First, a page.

By: Wes Lawson
Starring: Ed Harris, Viggo Mortensen, Jeremy Irons, Renee Zellweger
Directed by Ed Harris
Run time: 114 minutes
4 out of 5 stars
The Western is seeing a minor resurgence in Hollywood. In the last three years, there have been three of them that saw theatrical releases- two of which were meditative, slow moving tone poems (“The Assassination of Jesse James,” “The Proposition”) and one that was a throwback to the simple Westerns of olden times (“3:10 to Yuma”).
“Appaloosa,” the latest film to fit into the Western genre, goes for the throwback aspect, and it succeeds admirably. It is not a groundbreaking or amazing film, but it tells a good story with solid acting and solid filmmaking, and it’s quite a pleasure to watch to boot.
As the film begins, we see Randall Bragg (Irons) shoot the sheriff and two of his deputies as they trespass on his ranch just outside the town of Appaloosa. We then shift to Virgil Cole (Harris) and Everett Hitch (Mortensen), two traveling law men whose job is to come to small towns and clean them out of their criminals. They descend upon Appaloosa with the intention of convicting and killing Bragg, but they find it more difficult than they initially expected. Further complicating things is the arrival of Allie French (Zellweger), an organist and well dressed woman who instantly wins Cole’s heart.
The plot has further developments, shootouts, and love scenes, but that’s not really what the film is about. It is essentially a character study of Cole and Hitch, and shows how they react to the various characters in their life and their particular brand of justice. The two men are obviously very good friends, but they rarely speak openly about feelings and thoughts, especially when Hitch has misgivings about Allie. It’s interesting to watch Harris and Mortensen play off each other, since they are two fine actors who understand that these men know each other too well to ever be anything more than deep friends. Zellweger, thankfully, does well in her role and is a fairly multilayered woman, which is so uncommon for a Western, and Irons is great as the villain, even if his British accent slips in every once in a while.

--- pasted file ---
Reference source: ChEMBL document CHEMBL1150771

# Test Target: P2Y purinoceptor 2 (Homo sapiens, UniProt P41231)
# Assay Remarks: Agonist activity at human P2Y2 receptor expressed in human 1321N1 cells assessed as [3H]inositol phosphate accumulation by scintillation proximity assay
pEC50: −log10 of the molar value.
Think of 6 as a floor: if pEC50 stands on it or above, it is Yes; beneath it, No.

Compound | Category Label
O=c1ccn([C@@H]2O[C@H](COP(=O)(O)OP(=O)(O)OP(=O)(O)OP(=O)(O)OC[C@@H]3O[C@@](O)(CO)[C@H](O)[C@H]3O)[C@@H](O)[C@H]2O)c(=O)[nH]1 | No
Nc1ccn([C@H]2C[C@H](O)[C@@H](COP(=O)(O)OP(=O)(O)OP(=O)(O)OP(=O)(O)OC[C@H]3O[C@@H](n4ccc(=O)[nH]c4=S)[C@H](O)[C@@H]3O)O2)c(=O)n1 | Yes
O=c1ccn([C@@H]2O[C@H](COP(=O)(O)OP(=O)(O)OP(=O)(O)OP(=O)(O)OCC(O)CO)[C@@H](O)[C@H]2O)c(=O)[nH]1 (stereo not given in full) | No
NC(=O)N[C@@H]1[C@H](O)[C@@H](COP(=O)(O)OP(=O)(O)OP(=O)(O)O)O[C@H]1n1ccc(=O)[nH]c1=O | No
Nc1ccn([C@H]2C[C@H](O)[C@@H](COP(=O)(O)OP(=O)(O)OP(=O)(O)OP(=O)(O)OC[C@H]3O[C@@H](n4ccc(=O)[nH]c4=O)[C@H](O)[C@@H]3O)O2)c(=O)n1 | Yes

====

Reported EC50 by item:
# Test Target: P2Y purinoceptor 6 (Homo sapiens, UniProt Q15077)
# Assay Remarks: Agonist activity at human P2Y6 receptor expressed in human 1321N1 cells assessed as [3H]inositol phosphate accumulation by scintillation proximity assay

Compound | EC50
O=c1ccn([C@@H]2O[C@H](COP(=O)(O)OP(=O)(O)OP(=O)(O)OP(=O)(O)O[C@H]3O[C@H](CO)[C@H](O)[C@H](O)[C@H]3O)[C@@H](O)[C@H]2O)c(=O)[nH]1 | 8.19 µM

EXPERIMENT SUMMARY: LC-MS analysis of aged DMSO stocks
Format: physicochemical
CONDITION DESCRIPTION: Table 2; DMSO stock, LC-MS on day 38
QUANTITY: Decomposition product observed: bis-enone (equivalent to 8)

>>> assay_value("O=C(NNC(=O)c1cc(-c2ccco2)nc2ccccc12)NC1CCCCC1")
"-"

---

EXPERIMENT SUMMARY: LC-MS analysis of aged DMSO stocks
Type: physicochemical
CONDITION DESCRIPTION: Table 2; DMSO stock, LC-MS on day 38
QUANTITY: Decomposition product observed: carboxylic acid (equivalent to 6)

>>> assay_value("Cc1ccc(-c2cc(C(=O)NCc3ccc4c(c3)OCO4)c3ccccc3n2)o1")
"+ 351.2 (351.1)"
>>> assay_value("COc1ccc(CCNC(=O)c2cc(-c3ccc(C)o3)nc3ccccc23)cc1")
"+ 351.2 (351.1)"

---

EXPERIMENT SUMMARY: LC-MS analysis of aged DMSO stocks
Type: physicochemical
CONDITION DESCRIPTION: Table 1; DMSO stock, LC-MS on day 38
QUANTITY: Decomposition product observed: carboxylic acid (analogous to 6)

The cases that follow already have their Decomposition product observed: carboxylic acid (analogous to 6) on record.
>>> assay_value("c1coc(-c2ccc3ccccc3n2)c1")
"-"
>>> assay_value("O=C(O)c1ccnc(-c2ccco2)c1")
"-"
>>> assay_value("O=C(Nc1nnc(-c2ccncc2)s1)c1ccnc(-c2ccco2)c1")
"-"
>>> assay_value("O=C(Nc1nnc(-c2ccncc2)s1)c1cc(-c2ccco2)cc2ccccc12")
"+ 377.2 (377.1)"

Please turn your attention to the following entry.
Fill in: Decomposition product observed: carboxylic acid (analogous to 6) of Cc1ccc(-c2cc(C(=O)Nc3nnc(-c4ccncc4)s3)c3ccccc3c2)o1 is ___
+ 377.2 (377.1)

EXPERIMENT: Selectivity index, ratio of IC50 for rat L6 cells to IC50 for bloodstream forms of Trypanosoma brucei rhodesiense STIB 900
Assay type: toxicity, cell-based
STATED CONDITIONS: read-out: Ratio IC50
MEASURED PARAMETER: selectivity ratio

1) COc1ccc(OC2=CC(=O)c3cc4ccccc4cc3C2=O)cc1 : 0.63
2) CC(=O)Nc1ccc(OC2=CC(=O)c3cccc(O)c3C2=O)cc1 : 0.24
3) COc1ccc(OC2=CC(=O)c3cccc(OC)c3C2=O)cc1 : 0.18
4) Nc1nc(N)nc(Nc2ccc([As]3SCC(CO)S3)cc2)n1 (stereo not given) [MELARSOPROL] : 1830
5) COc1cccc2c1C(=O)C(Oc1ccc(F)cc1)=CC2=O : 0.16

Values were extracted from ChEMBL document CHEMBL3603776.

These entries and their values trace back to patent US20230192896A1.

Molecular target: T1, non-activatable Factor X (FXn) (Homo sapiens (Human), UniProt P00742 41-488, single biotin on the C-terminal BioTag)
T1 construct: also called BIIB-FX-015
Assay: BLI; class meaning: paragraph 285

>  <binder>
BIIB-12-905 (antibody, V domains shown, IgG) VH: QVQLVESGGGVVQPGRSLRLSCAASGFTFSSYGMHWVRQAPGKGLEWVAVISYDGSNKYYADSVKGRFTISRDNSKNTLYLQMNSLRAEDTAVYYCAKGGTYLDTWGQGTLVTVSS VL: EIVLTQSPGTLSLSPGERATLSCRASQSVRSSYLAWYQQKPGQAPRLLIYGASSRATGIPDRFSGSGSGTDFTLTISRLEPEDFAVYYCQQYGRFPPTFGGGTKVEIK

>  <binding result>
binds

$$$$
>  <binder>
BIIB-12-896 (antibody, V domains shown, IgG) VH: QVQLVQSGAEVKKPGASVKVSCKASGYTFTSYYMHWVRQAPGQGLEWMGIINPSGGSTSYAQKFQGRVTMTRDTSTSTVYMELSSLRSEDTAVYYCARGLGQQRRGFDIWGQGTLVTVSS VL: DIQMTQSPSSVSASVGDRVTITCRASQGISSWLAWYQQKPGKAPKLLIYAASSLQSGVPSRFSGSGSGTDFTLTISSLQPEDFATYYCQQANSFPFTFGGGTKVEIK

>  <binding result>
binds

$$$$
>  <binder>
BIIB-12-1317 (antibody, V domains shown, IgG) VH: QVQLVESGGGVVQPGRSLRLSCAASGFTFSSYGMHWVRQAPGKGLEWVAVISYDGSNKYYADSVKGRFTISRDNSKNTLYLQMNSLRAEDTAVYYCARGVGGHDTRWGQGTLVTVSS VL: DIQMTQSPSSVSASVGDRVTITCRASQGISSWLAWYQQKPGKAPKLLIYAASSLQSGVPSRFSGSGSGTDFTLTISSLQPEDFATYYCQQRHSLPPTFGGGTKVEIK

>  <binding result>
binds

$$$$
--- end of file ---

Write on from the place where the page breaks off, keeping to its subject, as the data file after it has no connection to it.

The film is based on a novel, and it shows, but that’s not a detriment. Too many films feel like they’re rushing to get to the conclusion and the next plot point, but “Appaloosa” is slow paced and well developed. That makes it sound incredibly serious, but there are some terrifically funny bits to be had too, like the exchange Virgil and Hitch share after an incredibly brief shootout. Though the final act drags out a bit too long, the film has all the length it needs and it gives the audience a better appreciation of the characters and more emotional resonance in general. Harris, who also directs and co-writes, has shot a film that is evocative of the old West, and there are some incredibly beautiful shots on display, especially one with a cougar watching a train heading into the distance.
The only other flaw apart from the pacing toward the end is the music. A strange complaint, to be sure, but the music does not feel like something that belongs in a Western. There are saxophones and weird upbeat violins that immediately taint the mood of certain scenes, and after the beautiful melodies of “The Assassination of Jesse James,” it’s weird to hear a Western with such a poor soundtrack.
Despite these slight misgivings, “Appaloosa” is a very good film that is completely worth the time and the effort of watching it. Plus, any movie that ends with someone riding into the sunset has to be at least somewhat good.